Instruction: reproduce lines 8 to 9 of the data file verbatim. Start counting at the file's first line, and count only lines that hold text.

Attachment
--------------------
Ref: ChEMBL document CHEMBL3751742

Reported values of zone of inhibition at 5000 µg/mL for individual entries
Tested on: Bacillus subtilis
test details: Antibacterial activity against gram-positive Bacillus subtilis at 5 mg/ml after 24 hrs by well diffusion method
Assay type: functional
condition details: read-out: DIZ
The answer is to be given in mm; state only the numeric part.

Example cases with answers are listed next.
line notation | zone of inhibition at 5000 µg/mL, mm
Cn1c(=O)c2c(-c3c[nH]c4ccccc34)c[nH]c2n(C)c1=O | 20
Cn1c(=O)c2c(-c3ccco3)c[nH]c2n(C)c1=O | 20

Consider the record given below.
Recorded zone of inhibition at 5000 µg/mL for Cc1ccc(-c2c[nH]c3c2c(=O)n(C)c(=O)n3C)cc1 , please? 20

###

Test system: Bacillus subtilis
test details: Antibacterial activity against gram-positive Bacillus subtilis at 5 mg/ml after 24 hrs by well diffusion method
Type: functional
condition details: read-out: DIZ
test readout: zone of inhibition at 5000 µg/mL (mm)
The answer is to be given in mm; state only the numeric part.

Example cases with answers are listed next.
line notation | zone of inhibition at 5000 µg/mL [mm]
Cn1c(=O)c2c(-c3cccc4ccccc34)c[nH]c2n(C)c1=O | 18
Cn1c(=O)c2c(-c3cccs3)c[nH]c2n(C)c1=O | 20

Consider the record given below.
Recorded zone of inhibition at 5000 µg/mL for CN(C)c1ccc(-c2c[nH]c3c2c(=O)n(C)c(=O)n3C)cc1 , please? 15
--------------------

Example cases with answers are listed next.
line notation | zone of inhibition at 5000 µg/mL, mm